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Artificial Intelligence – Problem Set 3 solution

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Artificial Intelligence – Problem Set 3

1)    Computational Linguistics

Consider the famous sentence, “The quick brown fox jumps over the lazy dog.”

Draw a reasonable parse tree for the sentence (assuming the existence of reasonable grammar rules). The root of the tree should be S, representing a sentence, and the leaves should be the words of the sentence.

Also express the CFG rules, including the lexical rules, that are implied by the tree.

2)    Statistical NLP (conventional and modern)

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Artificial Intelligence – Problem Set 3

1)    Computational Linguistics

Consider the famous sentence, “The quick brown fox jumps over the lazy dog.”

Draw a reasonable parse tree for the sentence (assuming the existence of reasonable grammar rules). The root of the tree should be S, representing a sentence, and the leaves should be the words of the sentence.

Also express the CFG rules, including the lexical rules, that are implied by the tree.

2)    Statistical NLP (conventional and modern)

Briefly answer the following questions (with one or two phrases or sentences for each question) related to statistical natural language processing.

(a)    Naïve Bayes systems work well for some text categorization tasks, even though the “naïve” assumption is clearly false. Explain what it means for the assumption to be false for this task, and give a specific example that demonstrates it is false.

(b)    Consider a conventional, feedforward neural network applied to the task of text categorization, and one sentence is being classified at a time. Assume it has been trained on a corpus with D labeled sentences, and the total size of the vocabulary is V. It is now being used to classify a document with T total tokens and U unique, or distinct, tokens. If a conventional feedforward neural network is being used for the task, what would typically be the number of input nodes? What would be represented by each input node?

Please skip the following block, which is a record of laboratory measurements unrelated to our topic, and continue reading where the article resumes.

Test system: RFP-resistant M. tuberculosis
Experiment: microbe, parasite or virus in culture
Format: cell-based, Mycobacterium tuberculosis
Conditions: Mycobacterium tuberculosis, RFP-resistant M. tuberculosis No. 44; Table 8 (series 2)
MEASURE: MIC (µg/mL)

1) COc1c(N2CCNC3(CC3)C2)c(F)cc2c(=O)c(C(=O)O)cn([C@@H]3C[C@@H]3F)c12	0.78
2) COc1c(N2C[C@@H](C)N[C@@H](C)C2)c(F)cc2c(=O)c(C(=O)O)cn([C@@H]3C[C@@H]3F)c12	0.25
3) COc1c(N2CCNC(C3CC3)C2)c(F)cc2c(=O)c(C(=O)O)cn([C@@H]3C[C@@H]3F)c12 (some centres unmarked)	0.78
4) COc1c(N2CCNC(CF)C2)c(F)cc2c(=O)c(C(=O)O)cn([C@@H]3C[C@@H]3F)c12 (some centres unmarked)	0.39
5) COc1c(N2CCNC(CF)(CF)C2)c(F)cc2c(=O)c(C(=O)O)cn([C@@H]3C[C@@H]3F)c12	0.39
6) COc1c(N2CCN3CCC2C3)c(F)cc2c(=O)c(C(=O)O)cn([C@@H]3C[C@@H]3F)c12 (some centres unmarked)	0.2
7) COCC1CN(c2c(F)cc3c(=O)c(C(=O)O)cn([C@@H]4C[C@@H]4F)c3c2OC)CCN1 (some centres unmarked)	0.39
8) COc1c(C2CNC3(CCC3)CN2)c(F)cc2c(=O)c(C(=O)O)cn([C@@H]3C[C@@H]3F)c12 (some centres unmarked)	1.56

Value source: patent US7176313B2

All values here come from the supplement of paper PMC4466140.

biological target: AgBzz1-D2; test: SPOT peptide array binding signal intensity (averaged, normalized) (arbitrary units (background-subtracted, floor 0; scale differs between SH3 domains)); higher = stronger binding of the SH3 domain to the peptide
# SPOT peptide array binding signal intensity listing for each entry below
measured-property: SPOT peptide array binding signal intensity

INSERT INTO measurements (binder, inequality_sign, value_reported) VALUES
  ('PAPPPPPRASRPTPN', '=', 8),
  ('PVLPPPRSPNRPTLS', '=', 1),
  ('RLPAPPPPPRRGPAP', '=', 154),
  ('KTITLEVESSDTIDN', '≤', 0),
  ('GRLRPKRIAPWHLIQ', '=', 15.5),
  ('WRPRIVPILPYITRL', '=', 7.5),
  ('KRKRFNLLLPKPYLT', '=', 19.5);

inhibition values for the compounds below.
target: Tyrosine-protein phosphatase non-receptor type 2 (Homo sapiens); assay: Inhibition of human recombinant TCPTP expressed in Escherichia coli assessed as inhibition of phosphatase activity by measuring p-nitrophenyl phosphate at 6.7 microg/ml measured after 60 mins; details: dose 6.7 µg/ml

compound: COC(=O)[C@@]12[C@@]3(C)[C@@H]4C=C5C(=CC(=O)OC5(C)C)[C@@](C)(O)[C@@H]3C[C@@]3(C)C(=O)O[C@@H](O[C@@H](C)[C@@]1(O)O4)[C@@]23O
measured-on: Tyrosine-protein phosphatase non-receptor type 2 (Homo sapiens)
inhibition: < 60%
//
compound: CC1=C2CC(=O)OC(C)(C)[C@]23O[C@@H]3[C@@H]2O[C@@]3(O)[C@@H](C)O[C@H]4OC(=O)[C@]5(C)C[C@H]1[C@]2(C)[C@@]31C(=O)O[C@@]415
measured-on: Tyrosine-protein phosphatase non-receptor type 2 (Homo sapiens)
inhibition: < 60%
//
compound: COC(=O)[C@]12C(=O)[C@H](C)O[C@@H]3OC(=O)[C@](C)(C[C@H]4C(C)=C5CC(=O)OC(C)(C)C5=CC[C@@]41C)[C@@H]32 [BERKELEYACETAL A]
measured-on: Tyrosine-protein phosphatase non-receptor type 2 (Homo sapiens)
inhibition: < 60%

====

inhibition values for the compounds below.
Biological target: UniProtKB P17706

(c)    Now consider text categorization involving d-dimensional word embeddings and a recurrent neural network (either a simple RNN, or a variation such as an LSTM). We have learned that it shouldn’t be necessary to pad sentences to ensure they have equal length. When using other types of deep neural networks with word embeddings (such as a feedforward neural networks or a CNN), it typically is necessary to pad the input sentence. Why isn’t it generally necessary to pad sentences when using an RNN for text categorization?

(d)    Now consider a hidden Markov model being used for part-of-speech (POS) tagging. If the tagger is trained using a treebank (a corpus containing labeled examples of POS), what parameters need to be learned?

(e)    Now consider a simple RNN being used as a POS tagger (in practice, a variation such as an LSTM would more likely be used). If the tagger is trained using a treebank, what parameters need to be learned?